What does a forensic accountant do?
As forensic accountants we deploy accounting, auditing and investigative skills when conducting an investigation. Equally critical is our ability to respond immediately and to communicate financial information clearly and concisely in a courtroom setting. Forensic accountants are trained to look beyond the numbers and deal with the business reality of the situation.
A forensic accountant is often retained to analyse, interpret, summarise and present complex financial and business related issues in a manner which is both understandable and properly supported.
Forensic accountants can be engaged in public practice or employed by insurance companies, banks, police forces, government agencies and many other organisations. They can be involved in:
• Investigation and analysis of financial evidence
• Development of computerised applications to assist in the analysis and presentation of financial evidence
• Communication of their findings in the form of reports, exhibits and collections of documents
• Assisting in legal proceedings – including testifying in court as an expert witness and preparing visual aids to support trial evidence.
In order to perform those services a forensic accountant must be familiar with legal concepts and procedures. In addition, the forensic accountant must be able to identify substance over form when dealing with an issue.
What should a legal professional consider when retaining a forensic accountant?
The issues to be considered include the experience and qualifications of the forensic accountant. They should also be retained as early as possible in order to obtain the maximum benefit. The assistance a forensic accountant can provide early in the process can be significant in reducing the overall cost and maximizing the benefit. If retained early, they can assist with the ‘examination for discovery’, identifying additional areas of damages, assisting with settlement negotiations and providing a preliminary assessment of the quantum of damages.
If the forensic accountant is being engaged as an expert witness, then they should be given access to all of the relevant documentation. If restrictions are imposed upon the scope of the investigation, there may be an impact upon the acceptance of the findings.
In situations where counsel is involved, the forensic accountant should be retained by counsel, so the privilege that exists between client and counsel will be extended to the work produced by the forensic accountant.
What are the main areas of litigation involving the work of the forensic accountant?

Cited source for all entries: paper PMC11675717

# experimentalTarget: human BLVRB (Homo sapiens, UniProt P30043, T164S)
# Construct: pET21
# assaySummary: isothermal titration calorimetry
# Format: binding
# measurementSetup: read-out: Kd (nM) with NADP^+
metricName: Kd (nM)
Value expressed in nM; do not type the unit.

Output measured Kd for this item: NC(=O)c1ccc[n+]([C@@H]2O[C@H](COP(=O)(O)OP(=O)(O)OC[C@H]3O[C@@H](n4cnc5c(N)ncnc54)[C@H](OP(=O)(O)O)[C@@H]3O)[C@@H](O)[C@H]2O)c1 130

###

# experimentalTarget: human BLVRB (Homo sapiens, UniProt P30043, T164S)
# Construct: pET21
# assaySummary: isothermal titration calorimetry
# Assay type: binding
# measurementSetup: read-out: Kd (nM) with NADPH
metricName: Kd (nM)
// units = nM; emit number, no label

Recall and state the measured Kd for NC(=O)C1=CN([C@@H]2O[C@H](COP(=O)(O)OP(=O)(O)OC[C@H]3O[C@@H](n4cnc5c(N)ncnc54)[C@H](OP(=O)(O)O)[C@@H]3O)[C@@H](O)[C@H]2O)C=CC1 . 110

Criminal investigations and fraud: A forensic accountant may be retained by local police forces, or by organisations such as the Law Society, in relation to criminal investigations. Their report is prepared with the objective of presenting evidence in a professional and concise manner.
Connected to that area are investigations into business or employee fraud. Business investigations can involve funds tracing, asset identification and recovery, forensic intelligence gathering and due diligence reviews.
Employee fraud investigation often involves procedures to determine the existence, nature and extent of fraud and may concern the identification of a perpetrator. These investigations often entail interviews with personnel who had access to the funds and a detailed review of the documentary evidence.
Employee dishonesty or infidelity can also figure in the investigation of insurance claims, which may also cover business interruption and property losses.
Insurance claims and business losses: Insurance policies differ significantly regarding their policy conditions, so these assignments involve a detailed review of the policy, to investigate cover and the method of calculating the loss. A forensic accountant can be asked to assist from either an insured or insurer’s perspective in the settlement of the case.
Other examples of assignments involving business losses include contract disputes, construction claims, expropriations, product liability claims, trademark and patent infringements and losses stemming from breach of non-competition agreements.
They may also arise from shareholder or partnership disputes. These assignments often involve a detailed analysis of numerous years’ accounting records to quantify the issues in dispute. For example, a common issue that arises is the compensation and benefits to be received by each of the disputing shareholders or partners.
Where claims of professional negligence are involved, the investigations are often approached from two different but complementary perspectives. These are the technical investigation – has a breach of generally accepted accounting practice or auditing standards or other standards of practice occurred – followed by the quantification of loss.
If the professional in question is an accountant, then we are often involved with both perspectives. If the matter involves some other professional the forensic accountant will normally be retained to perform only a loss quantification.
Personal injury and matrimonial claims: A forensic accountant is often asked to quantify the economic losses arising from a motor vehicle accident. They therefore need to be familiar with the legislation in place pertaining to motor vehicle accidents. Cases of medical malpractice and wrongful dismissal also involve similar issues in the calculation of the resulting economic damages.
Matrimonial disputes from a forensic accounting point of view often involve the tracing, locating and evaluation of assets. The assets to be evaluated and valued may be businesses, property or other assets.